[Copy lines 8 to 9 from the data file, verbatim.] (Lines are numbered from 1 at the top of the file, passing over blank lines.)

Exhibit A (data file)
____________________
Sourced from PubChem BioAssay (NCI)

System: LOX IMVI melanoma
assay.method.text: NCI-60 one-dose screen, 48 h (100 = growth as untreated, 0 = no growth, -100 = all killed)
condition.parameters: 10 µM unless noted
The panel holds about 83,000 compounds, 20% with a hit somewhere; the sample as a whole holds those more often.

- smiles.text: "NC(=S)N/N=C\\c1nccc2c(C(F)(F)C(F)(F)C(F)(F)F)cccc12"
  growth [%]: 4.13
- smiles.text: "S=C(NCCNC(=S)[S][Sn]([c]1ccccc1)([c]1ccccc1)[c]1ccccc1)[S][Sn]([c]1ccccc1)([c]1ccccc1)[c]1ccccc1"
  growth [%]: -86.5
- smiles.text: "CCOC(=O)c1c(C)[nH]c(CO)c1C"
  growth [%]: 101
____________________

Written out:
- smiles.text: "S=C(NCCNC(=S)[S][Sn]([c]1ccccc1)([c]1ccccc1)[c]1ccccc1)[S][Sn]([c]1ccccc1)([c]1ccccc1)[c]1ccccc1"
  growth [%]: -86.5